CHARLESTON, S.C. — President Obama, paid tribute Friday (June 26) to the nine African-Americans who lost their lives at a church Bible study last week, saying "they were still living by faith when they died."
Delivering the eulogy for the Rev. Clementa Pinckney, Obama praised the shooting victims, their families, and people across the nation for coming together to confront the consequences of a monstrous time.
The killer thought he would "deepen divisions" between the races, Obama said as a crowd of some 5,000 cheered and applauded. "Oh, but God works in mysterious ways."
Obama received a huge ovation from the congregants who gathered at a college basketball arena just around the corner from Emanuel AME Church, site of the June 17 shooting.
As first lady Michelle Obama, Vice President Biden, and other dignitaries looked on, Obama traced Pinckney's life as a man of the cloth and a state senator, lauding him as a "good man" who was "slain in his sanctuary."
Obama also read the names of the "good people" who died with their pastor, and told the families that "the nation shares in your grief."
A bipartisan congressional delegation also made the journey to Charleston, led byHouse Speaker John Boehner, R-Ohio. Boehner, who flew with Obama aboard Air Force One, said lawmakers want to "pay our respects to the families of the victims and express the condolences of the American people."
Democratic presidential candidate Hillary Clinton also attended, receiving cheers and a standing ovation from the crowd.
"The world has come to you, to South Carolina," one speaker told the crowd.
As dawn broke Friday, hundreds of people began lining up along Charleston's Meeting Street near the basketball arena that hosted the service, as scores of security officers scoured the area.
"I've never seen a crowd like this line up for anything in Charleston," said Tasha Moseley, 42, a businesswoman who lives in the city.
"They are coming here not only to show their love and respect for Rev. Pinckney," she said. "It!'s also history. Our first African-American president is here."
The crowd packed the 5,100-seat TD Arena at the College of Charleston as a choir sang hymns like "Amazing Grace" and "The Lord Is My Light." The crowd repeatedly stood and cheered mentions of Rev. Pinckney and the other church members who lost their lives.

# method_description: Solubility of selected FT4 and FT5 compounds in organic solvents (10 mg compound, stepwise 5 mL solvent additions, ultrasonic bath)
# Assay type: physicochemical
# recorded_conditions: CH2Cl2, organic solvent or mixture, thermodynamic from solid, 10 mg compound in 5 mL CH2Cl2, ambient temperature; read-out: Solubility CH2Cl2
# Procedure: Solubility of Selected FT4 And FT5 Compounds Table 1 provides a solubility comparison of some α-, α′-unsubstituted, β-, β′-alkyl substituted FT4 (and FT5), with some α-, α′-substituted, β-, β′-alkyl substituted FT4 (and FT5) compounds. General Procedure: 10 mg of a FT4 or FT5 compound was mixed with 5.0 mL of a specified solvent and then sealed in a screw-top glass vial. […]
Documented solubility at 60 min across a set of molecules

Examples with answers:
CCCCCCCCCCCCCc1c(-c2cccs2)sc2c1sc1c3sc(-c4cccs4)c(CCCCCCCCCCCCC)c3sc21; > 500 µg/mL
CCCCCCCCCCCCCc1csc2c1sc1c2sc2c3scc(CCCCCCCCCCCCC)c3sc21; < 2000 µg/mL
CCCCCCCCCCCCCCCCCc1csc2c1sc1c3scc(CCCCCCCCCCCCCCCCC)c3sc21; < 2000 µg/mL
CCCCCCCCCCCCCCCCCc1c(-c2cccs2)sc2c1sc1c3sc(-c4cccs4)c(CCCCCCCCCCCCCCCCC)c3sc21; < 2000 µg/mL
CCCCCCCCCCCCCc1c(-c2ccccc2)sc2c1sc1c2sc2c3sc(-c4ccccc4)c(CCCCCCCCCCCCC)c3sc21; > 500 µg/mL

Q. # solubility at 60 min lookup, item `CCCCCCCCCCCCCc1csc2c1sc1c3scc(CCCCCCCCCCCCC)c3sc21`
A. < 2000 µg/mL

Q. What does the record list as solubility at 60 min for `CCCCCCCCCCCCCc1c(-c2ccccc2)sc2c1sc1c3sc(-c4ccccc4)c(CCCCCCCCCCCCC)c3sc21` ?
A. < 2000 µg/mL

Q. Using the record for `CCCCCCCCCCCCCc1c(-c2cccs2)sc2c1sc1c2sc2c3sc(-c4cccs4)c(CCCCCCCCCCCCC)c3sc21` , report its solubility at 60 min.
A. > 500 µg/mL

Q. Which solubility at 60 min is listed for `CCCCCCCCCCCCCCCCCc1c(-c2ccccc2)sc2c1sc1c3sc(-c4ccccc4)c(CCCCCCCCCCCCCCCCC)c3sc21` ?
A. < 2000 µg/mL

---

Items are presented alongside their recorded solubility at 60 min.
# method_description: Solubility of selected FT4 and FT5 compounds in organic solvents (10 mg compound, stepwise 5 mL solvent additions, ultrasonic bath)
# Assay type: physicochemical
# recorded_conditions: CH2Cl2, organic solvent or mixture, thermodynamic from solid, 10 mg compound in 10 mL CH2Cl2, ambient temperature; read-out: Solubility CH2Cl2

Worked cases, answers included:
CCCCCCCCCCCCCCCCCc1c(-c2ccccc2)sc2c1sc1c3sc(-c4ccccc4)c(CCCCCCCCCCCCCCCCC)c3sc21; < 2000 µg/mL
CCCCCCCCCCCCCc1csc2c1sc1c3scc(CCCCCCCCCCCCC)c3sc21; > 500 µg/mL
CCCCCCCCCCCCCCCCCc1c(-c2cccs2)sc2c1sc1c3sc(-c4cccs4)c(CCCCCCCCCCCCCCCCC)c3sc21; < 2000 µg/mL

The June 17 crime stunned a nation that has seen its share of racial killings. Public anger rose with discovery of a website on which the accused assailant declared himself a white supremacist and posted pictures posing with the Confederate battle flag.
The accused, Dylann Roof, has been charged with nine counts of murder and could face the death penalty.
Given the public interest, the funeral service for Pinckney — a state senator as well as pastor of the Emanuel AME Church — has was moved to the college arena, right around the corner from the house of worship.
Police and security officers combed the area Thursday, preparing for the visit by the president and a host of federal and state officials.
In addition to delivering the eulogy, Obama will also meet privately with relatives of the shooting victims.
Obama has spoken of the nation's long-standing racial divisions before, on occasions ranging from the police shooting of a black teenager to the 50th anniversary of the civil rights march in Selma, Ala.
The nation's first African-American president has had two basic messages: The nation once divided over slavery has made undeniable progress in race relations over the years, but there is still a long way to go.
"When it comes to the pursuit of justice, we can afford neither complacency nor despair," Obama said March 7 in Selma.
In the wake of last week's shootings, Obama will speak in a city of vivid cultural contrasts.
Charleston is where slave ships once unloaded human cargo, and where delegates to a special South Carolina convention voted in December 1860 to secede from the Union, helping to trigger the Civil War.
Today, it is a city of antebellum homes and world-class restaurants, a racially diverse area where blacks and whites have gathered throughout the week to condemn the church killings.
While Roof reportedly wanted to start a "race war," the church attack instead triggered a political backlash against the Confederate battle flag.
Lawmakers in South Carolina have called for removal of the flag from the State House grounds in Columbia, and there are similar calls about Confederate statues and memorials in other states as well. Numerous outlets have stopped selling Confederate memorabilia.
References to the proposed furling of the Confederate flag drew loud applause at Pinckney's funeral service.
The National Park Service is also calling on concessionaires to stop selling Confederate flags and related items — a request that presumably includes Fort Sumter, where the Civil War began and which sits in Charleston Harbor.
During the funeral service, Bishop John Richard Bryant said the killer did not understand that peoples' faith in God would enable them to overcome any anger over his actions.
"Someone should have told the young man," Bryant said. "He wanted to start a race war, but he came to the wrong place."
(David Jackson writes for USA Today.)